East Gippsland Shire Council is critical of a recent Victorian Government decision to change the planning rules for major developments, including large housing proposals.
As part of its Housing Statement, released 23 September, the government has amended council planning schemes across Victoria to shift decision-making powers to the Minister for Planning for some major developments.
Major housing developments over $15 million in value and including a component of affordable housing would be decided by the Minister under the changes and there would be no right of appeal by the public.
The changes also apply to other major developments over a specified dollar value, including recreation, agriculture, industry and mining.
East Gippsland Shire Council Mayor Cr Tom Crook said, “These changes take decisions away from local councils and communities, and place more power in the Minister’s office.
“Councils were not consulted by the government and the changes were implemented without warning,” Cr Crook said.
While developments of over$15 million in value are rare in East Gippsland, Council has called for better consultation by the state government over changes that may take away local planning responsibilities.
“Council agrees with the Municipal Association of Victoria that local communities should not be locked out of the planning process with no third-party appeal rights in respect of these applications,” Cr Crook said.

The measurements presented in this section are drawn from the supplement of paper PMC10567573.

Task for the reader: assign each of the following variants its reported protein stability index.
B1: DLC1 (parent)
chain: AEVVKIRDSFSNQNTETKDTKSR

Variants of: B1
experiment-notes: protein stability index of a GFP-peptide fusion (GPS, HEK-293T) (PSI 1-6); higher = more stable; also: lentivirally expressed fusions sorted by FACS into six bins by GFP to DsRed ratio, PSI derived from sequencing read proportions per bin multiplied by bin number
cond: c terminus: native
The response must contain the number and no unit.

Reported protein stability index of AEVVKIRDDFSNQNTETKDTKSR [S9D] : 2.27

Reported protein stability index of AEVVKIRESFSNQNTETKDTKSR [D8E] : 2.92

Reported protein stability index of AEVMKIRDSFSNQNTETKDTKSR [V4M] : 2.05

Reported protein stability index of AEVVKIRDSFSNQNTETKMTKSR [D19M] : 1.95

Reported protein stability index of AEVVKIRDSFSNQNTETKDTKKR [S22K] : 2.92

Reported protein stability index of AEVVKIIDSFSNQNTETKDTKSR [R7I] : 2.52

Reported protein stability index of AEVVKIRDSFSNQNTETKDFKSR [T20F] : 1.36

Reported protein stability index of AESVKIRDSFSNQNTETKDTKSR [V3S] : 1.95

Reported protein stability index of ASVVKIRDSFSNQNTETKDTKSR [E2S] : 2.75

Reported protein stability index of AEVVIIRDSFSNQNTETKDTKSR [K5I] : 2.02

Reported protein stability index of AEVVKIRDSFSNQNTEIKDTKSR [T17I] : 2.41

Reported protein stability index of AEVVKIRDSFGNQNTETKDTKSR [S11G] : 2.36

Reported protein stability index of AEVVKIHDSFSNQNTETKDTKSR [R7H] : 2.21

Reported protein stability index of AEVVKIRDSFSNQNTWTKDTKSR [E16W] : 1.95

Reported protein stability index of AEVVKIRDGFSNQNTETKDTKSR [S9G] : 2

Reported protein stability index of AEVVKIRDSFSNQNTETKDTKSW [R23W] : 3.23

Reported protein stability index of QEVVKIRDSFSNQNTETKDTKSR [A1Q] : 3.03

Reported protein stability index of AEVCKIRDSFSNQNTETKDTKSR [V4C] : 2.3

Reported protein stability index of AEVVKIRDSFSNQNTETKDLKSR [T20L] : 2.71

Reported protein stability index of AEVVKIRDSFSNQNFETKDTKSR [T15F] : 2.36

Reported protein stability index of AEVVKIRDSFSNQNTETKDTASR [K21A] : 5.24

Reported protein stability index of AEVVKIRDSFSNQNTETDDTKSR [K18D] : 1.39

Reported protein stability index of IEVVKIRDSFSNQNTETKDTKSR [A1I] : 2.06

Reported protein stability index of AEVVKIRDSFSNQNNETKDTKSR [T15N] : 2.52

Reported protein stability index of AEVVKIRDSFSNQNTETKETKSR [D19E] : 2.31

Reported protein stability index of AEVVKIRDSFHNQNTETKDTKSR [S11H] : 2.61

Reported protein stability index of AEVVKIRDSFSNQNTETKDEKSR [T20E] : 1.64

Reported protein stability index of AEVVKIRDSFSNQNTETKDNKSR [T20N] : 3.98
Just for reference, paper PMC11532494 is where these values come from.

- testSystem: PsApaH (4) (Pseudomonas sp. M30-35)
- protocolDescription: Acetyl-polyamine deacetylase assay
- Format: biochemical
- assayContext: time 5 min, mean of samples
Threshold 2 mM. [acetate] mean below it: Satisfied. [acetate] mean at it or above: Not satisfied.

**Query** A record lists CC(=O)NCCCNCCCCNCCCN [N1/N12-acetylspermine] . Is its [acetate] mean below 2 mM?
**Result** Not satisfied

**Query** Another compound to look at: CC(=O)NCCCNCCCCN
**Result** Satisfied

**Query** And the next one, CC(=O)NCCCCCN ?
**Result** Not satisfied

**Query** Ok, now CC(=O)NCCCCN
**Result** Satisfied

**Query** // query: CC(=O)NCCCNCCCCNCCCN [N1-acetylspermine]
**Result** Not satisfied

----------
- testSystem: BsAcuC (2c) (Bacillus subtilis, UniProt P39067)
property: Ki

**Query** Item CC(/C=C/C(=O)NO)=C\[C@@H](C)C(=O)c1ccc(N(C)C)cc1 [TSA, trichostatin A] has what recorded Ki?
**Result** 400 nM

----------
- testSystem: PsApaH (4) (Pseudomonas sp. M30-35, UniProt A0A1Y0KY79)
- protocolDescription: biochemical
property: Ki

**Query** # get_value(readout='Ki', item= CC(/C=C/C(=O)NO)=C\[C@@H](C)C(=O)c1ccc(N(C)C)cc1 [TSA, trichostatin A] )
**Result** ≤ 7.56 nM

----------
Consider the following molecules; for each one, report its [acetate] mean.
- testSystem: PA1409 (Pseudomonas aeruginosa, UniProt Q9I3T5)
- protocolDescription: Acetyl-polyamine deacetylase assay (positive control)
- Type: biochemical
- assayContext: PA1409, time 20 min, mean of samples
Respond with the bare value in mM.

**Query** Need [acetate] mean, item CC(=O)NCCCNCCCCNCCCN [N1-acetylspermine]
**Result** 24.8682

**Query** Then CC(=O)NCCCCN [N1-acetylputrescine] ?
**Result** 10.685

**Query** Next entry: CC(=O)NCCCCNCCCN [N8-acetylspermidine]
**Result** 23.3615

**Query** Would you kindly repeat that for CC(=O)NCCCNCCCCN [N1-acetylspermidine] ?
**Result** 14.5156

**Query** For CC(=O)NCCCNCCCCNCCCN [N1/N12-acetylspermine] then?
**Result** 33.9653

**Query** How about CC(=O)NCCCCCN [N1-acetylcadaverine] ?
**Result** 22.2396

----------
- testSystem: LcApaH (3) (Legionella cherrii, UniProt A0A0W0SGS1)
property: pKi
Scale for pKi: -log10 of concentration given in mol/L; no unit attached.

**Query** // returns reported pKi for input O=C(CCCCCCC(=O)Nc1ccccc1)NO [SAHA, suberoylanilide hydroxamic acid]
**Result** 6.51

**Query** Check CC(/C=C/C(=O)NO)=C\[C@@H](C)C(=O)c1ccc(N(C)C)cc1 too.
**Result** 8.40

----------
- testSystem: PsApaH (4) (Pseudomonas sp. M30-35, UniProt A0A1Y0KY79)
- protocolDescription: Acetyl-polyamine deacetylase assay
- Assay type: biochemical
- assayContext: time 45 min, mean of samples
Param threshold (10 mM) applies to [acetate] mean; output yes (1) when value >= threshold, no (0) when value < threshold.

“We do not object to streamlining approvals processes, but there is no evidence to suggest that local government planning is contributing to the housing crisis, with 120,000houses approved and awaiting construction in Victoria,” Cr Crook said.
“Taking away council planning powers will not solve the housing crisis, but it will disenfranchise local communities,” he said.
Other changes foreshadowed by the state government include a new planning code for second dwellings on residential lots. As yet, details of the changes have not been provided, but a statement by former Premier Daniel Andrews, which said that houses that occupy less than 60 square metres would not need a permit, has not been enacted through policy changes.
To avoid confusion, anyone wishing to build a second house on their property should seek advice from Council’s Planning department.